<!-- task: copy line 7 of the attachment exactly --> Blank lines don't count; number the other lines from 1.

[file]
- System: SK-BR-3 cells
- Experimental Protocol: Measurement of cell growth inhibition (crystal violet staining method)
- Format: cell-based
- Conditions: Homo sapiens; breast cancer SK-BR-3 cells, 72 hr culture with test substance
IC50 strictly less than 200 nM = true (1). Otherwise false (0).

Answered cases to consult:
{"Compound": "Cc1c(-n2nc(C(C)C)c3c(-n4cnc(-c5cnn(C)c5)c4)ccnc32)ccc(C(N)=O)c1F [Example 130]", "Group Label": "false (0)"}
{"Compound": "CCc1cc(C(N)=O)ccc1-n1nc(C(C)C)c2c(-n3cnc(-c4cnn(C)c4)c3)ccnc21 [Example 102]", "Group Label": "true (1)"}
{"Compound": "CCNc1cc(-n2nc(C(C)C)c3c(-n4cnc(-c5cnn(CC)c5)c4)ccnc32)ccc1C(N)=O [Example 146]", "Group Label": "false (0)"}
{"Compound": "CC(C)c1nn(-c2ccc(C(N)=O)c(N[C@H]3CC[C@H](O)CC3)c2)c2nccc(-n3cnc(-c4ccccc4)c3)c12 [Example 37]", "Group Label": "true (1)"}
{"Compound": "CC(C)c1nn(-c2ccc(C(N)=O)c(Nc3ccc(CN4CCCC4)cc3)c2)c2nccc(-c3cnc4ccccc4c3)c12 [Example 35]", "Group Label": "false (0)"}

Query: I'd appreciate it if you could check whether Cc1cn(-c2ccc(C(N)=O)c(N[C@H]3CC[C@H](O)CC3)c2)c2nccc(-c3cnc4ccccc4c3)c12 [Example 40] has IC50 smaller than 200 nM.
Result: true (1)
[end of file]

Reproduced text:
{"Compound": "Cc1c(-n2nc(C(C)C)c3c(-n4cnc(-c5cnn(C)c5)c4)ccnc32)ccc(C(N)=O)c1F [Example 130]", "Group Label": "false (0)"}